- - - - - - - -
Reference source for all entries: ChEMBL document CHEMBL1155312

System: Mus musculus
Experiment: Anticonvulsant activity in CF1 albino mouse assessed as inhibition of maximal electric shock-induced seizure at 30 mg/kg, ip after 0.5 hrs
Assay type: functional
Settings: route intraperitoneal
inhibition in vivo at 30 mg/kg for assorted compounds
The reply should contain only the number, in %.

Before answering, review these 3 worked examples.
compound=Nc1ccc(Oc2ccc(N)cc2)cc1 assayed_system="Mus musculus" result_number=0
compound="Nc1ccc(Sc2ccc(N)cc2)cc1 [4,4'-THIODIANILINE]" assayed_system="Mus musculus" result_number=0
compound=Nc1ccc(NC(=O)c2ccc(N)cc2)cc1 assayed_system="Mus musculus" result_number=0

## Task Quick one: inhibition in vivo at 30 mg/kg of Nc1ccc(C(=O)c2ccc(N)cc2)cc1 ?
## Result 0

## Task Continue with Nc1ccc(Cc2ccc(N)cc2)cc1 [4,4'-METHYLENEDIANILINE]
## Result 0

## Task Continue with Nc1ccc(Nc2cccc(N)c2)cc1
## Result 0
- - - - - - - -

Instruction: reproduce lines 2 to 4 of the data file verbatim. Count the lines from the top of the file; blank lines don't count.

System: Mus musculus
Experiment: Anticonvulsant activity in CF1 albino mouse assessed as inhibition of maximal electric shock-induced seizure at 30 mg/kg, ip after 0.5 hrs
Assay type: functional